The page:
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Travel Attendants provide services for the safety and comfort of passengers in aircraft, ships and railway sleeping cars.
Provides services for the safety and comfort of aircraft passengers.
Specialisations: Cabin Supervisor (Aircraft), Crew Attendant (Air Force)
Includes Marine Steward
Earnings are for full-time workers before tax, excluding superannuation. Earnings are a guide only and can vary greatly.
Likely change in the number of jobs over the next 5 years, based on the Department of Employment projections.
Skill Level is the education or training usually needed to do well in this job. Relevant experience is sometimes viewed just as highly.
Employment Size is the number of people who work in this job in Australia.
An above average unemployment rate shows people who do this job are more likely to be out of work than people who do other jobs.
Full-time workers usually work 35 hours or more a week (in all their jobs combined).
This is a medium sized occupation employing 12,000 workers. Over the past 5 years the number of jobs has stayed about the same.Very strong growth is expected in the future. New jobs and turnover from workers leaving may create between 5,001 and 10,000 job openings over the 5 years to 2020.
No data is available for the selected graph for this Occupation.
A Certificate III including at least 2 years of on-the-job training, or a Certificate IV, or at least 3 years of relevant experience, is usually needed. Around half of workers have Year 12 as their highest level of education. Even with a qualification, experience or on-the-job training is usually needed.
If you are interested in this style of work, there are a wide range of training options available that could lead to this or a similar job. The pathway that is right for you will depend on your skills and interests.
It is a good idea to speak to industry bodies, employers, and workers to learn more about the skills and qualifications you will need.
Employers look for Travel Attendants who provide good customer service, are reliable and well presented.
The topics, subjects, or knowledge areas workers rate as most important are shown below.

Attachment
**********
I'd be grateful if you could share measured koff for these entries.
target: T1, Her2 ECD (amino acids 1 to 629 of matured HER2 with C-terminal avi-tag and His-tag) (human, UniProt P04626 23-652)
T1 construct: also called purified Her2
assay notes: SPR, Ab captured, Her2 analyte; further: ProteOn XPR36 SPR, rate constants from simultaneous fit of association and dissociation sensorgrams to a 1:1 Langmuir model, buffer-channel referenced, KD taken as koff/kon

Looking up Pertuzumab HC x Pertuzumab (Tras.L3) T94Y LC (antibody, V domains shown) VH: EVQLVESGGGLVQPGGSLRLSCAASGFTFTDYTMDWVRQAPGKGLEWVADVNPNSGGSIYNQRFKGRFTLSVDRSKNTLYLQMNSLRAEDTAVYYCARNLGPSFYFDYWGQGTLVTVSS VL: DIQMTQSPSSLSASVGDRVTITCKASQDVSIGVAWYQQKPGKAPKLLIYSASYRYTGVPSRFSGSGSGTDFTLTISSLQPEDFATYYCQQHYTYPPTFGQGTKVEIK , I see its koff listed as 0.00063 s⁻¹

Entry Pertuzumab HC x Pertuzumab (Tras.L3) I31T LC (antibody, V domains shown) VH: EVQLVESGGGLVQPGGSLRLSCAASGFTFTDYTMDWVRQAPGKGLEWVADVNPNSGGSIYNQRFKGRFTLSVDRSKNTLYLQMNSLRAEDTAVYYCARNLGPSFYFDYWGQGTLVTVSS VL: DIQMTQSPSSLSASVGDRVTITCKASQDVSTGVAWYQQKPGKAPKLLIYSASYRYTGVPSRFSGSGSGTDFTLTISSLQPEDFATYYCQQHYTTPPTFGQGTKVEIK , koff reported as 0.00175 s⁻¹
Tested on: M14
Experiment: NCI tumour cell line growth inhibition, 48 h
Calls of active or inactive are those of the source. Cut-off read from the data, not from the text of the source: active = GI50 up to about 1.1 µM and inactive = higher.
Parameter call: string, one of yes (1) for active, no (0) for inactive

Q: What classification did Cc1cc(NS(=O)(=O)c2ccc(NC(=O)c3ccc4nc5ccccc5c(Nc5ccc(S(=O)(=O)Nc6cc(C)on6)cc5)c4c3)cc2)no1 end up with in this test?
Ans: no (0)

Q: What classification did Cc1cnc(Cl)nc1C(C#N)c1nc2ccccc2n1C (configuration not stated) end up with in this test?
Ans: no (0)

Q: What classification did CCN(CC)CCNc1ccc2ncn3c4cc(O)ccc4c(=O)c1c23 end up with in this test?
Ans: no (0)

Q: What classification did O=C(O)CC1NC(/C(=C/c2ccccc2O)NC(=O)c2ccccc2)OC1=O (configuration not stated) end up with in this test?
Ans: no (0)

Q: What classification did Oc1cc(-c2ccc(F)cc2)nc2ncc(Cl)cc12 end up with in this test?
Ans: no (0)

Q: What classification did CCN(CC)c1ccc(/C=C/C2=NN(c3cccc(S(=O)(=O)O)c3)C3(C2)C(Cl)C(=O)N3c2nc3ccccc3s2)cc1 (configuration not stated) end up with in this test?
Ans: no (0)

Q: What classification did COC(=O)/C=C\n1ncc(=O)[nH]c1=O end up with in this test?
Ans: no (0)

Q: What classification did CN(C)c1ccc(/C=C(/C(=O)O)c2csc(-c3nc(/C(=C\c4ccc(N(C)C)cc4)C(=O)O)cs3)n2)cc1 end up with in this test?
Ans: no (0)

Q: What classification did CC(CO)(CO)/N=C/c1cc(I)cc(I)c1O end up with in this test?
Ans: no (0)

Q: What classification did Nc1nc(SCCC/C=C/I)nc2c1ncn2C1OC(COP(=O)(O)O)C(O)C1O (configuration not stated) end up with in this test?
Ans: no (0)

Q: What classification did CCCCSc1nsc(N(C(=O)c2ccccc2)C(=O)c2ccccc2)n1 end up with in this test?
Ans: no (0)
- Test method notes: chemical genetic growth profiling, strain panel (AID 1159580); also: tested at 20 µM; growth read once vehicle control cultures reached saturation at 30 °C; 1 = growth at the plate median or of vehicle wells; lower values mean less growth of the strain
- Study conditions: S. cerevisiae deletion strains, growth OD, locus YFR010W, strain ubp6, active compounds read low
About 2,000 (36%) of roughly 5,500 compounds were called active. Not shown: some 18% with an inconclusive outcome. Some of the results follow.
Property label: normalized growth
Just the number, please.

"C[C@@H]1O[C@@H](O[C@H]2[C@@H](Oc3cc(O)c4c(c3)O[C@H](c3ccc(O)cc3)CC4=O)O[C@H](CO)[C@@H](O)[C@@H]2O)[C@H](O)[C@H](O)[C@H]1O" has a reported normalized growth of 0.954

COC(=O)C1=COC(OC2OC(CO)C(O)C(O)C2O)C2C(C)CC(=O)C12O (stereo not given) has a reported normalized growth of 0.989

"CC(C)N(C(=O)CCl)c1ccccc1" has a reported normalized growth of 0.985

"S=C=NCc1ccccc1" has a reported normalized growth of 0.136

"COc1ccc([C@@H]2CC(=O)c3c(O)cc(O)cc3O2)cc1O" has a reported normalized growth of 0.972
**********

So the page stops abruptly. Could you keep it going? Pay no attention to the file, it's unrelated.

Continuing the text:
Customer and personal services. This includes understanding customer needs, providing good quality service, and measuring customer satisfaction.
Use of equipment, rules and ideas to protect people, data, property, and institutions.
Moving people or goods by air, rail, sea, or road.
English language including the meaning and spelling of words, rules of composition, and grammar.
Human behaviour and performance; differences in ability, personality, and interests; learning and motivation; research methods; and the assessment and treatment of behavioural and affective disorders.
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Learn about the daily activities, and physical and social demands faced by workers. Explore the values and work styles that workers rate as most important.
The work activities workers rate as most important are shown below.
Performing for, or speaking with, the public. This includes speaking on television, serving customers in restaurants and stores, and receiving clients or guests.
Providing personal assistance, medical attention, or emotional support to people such as co-workers, customers, or patients.
Doing things that use of your arms and legs and whole body, such as climbing, lifting, balancing, walking, stooping, and handling of materials.
Comparing objects, actions, or events, looking for differences between them or changes over time.
Using hands and arms in handling, installing, positioning, and moving materials, and manipulating things.